The phenomenon which is now called the Internet is scarcely a quarter of a century old, and yet is now a major enabling tool for scientists. This review will focus on the historical aspects of how this tool came into being, from the particular perspective of the author's own experience with it. An introduction to the latest manifestation, known as the World-Wide Web, is followed by examples in two areas of scientific communication which have been affected, electronic conferences and distributed teaching materials, with special reference to chemistry as a topic. Many of these examples are illustrated with citations to Internet addresses which will enable the interested reader to explore the real thing.
The "Internet" is a phenomenon of the late twentieth century, in the way that television was of the middle of the century and the telephone of the early part. Unlike these last two seminal developments in communication, the Internet is still growing up. The latest addition to the family, the World-Wide Web, was brought into being by physical scientists who wanted a global mechanism to communicate with each other efficiently, simply and most importantly accurately. Invariably perhaps, as the parents watch their offspring approach adolescence, they feel the teenager spends too much time with popular music and other recreational activities, at the expense of serious studies. I argue in this article that in fact an innovative scientific tool is indeed growing up, and that many aspects of scholarly communication may be permanently changed as a result.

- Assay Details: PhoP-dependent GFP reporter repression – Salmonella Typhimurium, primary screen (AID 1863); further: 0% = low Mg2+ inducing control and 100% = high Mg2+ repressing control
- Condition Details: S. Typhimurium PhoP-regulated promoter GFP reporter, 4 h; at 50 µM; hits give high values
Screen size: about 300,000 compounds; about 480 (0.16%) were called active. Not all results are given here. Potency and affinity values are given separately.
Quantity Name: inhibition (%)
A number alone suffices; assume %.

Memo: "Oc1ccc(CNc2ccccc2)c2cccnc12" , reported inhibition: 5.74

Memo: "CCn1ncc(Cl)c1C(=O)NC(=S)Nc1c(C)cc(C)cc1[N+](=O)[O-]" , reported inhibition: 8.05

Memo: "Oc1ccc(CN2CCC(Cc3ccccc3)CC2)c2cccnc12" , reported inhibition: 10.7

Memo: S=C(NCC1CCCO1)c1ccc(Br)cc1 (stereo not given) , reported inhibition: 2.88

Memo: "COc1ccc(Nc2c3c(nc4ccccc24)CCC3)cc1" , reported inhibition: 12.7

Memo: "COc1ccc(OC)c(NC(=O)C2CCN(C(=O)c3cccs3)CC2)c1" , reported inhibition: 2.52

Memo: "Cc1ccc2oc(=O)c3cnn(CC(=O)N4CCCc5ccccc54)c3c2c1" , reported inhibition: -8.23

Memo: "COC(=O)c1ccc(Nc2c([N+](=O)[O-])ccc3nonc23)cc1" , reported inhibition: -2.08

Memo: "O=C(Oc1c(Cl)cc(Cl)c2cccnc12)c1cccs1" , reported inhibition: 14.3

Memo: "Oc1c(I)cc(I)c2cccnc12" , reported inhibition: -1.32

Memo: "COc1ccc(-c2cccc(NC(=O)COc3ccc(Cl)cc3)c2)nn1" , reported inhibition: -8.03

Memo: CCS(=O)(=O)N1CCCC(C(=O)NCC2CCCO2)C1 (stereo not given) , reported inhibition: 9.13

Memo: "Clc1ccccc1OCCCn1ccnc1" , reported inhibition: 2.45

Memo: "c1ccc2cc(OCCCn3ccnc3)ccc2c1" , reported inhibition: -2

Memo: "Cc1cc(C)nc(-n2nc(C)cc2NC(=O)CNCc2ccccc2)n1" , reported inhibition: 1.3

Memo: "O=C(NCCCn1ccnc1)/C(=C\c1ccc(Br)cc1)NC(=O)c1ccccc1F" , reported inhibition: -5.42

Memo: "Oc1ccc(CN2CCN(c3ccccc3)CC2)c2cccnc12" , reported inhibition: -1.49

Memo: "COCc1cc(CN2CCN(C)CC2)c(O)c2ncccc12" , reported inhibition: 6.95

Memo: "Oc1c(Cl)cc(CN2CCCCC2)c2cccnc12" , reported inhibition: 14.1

The Internet is a matrix of networks and computer systems linked together around the world. How it came into being and its subsequent evolution is described from my personal perspective. This is followed by some specific examples of the effect the Internet has had on everyday scientific work patterns and modes of communication, and some of the sociological issues that result. This article is however not intended as a handbook in the use of the Internet, since this is well documented elsewhere.
History of the Scientific Internet